Ever hear the story about the rich man who asked his unemployed
son to build him a new house while he traveled for a year? "Build it well,"
he told his son. "Of course, you'll be reimbursed for everything, including
your time, when I return."
After the father left, the son decided it didn't make sense to work that
hard. He had more important and fun things to do. So, the son applied just
enough personal effort to accomplish the task within the timeframe. He even
cut corners on materials and construction staff to save money that he could
spend on personal whims.
When his father returned, he paid the expenses promised, then asked his
son, "Are you happy with the quality of this house?" "Oh yes," said the
son, "it's a great house. "I'm glad to hear that," replied his father,
"because I'm giving it to you."
Too many people I've encountered, in my twenty years in management, operate
like that son. They do just what they need to do to get by. They cut
corners. They trade short-term whims for long-term gains. And like the son
in the story, they end up hurting themselves.
You see, get-by-effort reduces opportunities (not to mention income),
hijacks self-esteem, hides talents, limits soul-potential and ultimately
shortchanges your life. It's no surprise half-hearted efforts yield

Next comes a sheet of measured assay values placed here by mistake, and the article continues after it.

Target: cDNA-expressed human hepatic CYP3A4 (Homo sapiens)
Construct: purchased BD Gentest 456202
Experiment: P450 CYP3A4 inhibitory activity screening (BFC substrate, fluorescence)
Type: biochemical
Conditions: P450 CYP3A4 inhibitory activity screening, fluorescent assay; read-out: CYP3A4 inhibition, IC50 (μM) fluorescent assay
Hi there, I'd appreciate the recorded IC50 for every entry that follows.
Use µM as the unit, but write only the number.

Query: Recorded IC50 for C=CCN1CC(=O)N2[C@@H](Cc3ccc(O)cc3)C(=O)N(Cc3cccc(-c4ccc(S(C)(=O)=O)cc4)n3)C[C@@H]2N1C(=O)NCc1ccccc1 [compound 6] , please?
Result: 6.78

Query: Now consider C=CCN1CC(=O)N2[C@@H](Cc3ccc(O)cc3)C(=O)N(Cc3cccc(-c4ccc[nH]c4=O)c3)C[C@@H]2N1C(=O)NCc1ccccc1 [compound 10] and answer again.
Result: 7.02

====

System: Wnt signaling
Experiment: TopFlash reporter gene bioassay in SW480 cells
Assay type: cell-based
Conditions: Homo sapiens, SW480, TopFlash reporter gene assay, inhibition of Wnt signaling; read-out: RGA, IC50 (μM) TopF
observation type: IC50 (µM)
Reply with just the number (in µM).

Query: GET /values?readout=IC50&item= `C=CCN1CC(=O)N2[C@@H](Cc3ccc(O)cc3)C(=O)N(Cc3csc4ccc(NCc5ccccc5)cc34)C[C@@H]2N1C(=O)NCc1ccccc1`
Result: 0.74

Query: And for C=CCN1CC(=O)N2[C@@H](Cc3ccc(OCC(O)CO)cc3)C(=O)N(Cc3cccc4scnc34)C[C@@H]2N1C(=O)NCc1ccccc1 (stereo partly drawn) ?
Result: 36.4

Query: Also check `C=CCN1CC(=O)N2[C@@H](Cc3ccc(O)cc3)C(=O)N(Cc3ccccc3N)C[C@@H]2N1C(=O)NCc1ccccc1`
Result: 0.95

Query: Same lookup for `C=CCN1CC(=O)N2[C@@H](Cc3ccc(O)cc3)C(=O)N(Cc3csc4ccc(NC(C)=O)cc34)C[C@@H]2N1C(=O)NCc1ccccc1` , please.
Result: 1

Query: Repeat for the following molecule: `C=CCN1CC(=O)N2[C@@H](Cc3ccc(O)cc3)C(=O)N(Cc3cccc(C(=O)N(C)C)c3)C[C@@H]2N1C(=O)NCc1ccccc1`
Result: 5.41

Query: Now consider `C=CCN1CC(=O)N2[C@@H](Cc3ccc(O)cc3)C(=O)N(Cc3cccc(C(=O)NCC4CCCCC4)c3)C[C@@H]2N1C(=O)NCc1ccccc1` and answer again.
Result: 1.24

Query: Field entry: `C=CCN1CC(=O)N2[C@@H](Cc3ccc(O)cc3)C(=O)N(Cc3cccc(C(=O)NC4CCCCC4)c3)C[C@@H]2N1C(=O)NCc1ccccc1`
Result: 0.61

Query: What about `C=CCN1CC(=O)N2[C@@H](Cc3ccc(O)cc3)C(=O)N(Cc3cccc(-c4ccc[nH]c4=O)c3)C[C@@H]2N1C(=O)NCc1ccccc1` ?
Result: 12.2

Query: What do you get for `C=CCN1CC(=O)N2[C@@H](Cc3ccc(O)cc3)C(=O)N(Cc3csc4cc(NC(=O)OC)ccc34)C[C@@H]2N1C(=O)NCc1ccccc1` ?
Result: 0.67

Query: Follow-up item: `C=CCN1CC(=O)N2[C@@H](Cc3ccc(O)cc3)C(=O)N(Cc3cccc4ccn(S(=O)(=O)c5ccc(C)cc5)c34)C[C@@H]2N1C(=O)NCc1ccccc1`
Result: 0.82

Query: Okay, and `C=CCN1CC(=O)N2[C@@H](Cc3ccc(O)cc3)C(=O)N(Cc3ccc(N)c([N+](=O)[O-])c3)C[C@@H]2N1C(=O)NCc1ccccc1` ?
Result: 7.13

But people who are winning at working aren't interested in getting by, and
they're certainly not interested in shortchanging their life-potential.
They're excited to explore their life's equivalent of Olympic Gold. They're
intrigued by seeing what they can do, finding what they're made of and
using their unique gifts.
People who are winning at working aren't looking for the easy way, the fast
way or the most comfortable way. They want the satisfaction of knowing they
offered their best-self to their work. And while they understand
accomplishment can be difficult, require enormous efforts and tax their
determination, they persist in the quest to find the best of who they are
and bring it to the world.
You see, people who are winning at working aren't competing with you,
they're competing with themselves. Their challenge is to do better this
time than the last, to grow, to improve, to evolve. They're not into
half-hearted attempts because it diminishes their ability to maximize their
potential, discover their strengths and accomplish their dreams.
As football coach John McKay puts it, "All that matters is if you can look
yourself in the mirror and honestly tell the person you see there that
you've done your best." Want to be winning at working? Use the mirror test.
And by the way, what are you saving your best efforts for, anyway?
© 2006 Nan S. Russell. All rights reserved.
Sign up to receive Nan's free biweekly eColumn at www.winningatworking.com. Nan Russell has spent over twenty years in management, most recently with QVC as a Vice President. She has held leadership positions in Human Resource Development, Communication, Marketing and line Management. Nan has a B.A. from Stanford University and M.A. from the University of Michigan.
Currently working on her first book, Winning at Working: 10 Lessons Shared, Nan is a writer, columnist, small business owner, and on-line instructor. Visit www.nanrussell.com or contact Nan at firstname.lastname@example.org.